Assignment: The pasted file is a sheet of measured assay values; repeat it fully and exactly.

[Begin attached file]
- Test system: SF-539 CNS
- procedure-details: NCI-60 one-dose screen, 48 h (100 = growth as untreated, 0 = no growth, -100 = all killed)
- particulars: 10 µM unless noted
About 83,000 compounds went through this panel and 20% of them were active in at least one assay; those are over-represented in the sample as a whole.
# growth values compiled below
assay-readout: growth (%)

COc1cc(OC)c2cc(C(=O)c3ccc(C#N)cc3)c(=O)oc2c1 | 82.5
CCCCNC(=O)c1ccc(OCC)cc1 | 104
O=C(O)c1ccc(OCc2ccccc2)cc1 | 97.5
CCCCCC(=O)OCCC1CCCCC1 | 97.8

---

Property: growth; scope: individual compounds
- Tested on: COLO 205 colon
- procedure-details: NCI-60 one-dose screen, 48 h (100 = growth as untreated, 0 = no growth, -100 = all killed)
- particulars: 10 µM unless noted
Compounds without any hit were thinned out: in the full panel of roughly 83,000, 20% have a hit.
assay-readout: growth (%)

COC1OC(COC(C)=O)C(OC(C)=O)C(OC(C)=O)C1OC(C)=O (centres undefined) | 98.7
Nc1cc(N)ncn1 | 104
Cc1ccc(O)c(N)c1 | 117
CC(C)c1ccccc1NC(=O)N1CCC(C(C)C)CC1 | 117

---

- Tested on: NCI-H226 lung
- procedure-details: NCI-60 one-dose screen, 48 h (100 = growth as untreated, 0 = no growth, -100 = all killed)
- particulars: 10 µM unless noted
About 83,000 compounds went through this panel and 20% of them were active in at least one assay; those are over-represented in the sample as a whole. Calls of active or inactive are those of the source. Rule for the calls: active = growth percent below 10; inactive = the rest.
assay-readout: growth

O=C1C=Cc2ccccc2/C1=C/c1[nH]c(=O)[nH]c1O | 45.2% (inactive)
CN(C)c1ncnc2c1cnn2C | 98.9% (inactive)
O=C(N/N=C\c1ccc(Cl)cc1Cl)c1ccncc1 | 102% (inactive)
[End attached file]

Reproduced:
- Test system: SF-539 CNS
- procedure-details: NCI-60 one-dose screen, 48 h (100 = growth as untreated, 0 = no growth, -100 = all killed)
- particulars: 10 µM unless noted
About 83,000 compounds went through this panel and 20% of them were active in at least one assay; those are over-represented in the sample as a whole.
# growth values compiled below
assay-readout: growth (%)

COc1cc(OC)c2cc(C(=O)c3ccc(C#N)cc3)c(=O)oc2c1 | 82.5
CCCCNC(=O)c1ccc(OCC)cc1 | 104
O=C(O)c1ccc(OCc2ccccc2)cc1 | 97.5
CCCCCC(=O)OCCC1CCCCC1 | 97.8

---

Property: growth; scope: individual compounds
- Tested on: COLO 205 colon
- procedure-details: NCI-60 one-dose screen, 48 h (100 = growth as untreated, 0 = no growth, -100 = all killed)
- particulars: 10 µM unless noted
Compounds without any hit were thinned out: in the full panel of roughly 83,000, 20% have a hit.
assay-readout: growth (%)

COC1OC(COC(C)=O)C(OC(C)=O)C(OC(C)=O)C1OC(C)=O (centres undefined) | 98.7
Nc1cc(N)ncn1 | 104
Cc1ccc(O)c(N)c1 | 117
CC(C)c1ccccc1NC(=O)N1CCC(C(C)C)CC1 | 117

---

- Tested on: NCI-H226 lung
- procedure-details: NCI-60 one-dose screen, 48 h (100 = growth as untreated, 0 = no growth, -100 = all killed)
- particulars: 10 µM unless noted
About 83,000 compounds went through this panel and 20% of them were active in at least one assay; those are over-represented in the sample as a whole. Calls of active or inactive are those of the source. Rule for the calls: active = growth percent below 10; inactive = the rest.
assay-readout: growth

O=C1C=Cc2ccccc2/C1=C/c1[nH]c(=O)[nH]c1O | 45.2% (inactive)
CN(C)c1ncnc2c1cnn2C | 98.9% (inactive)
O=C(N/N=C\c1ccc(Cl)cc1Cl)c1ccncc1 | 102% (inactive)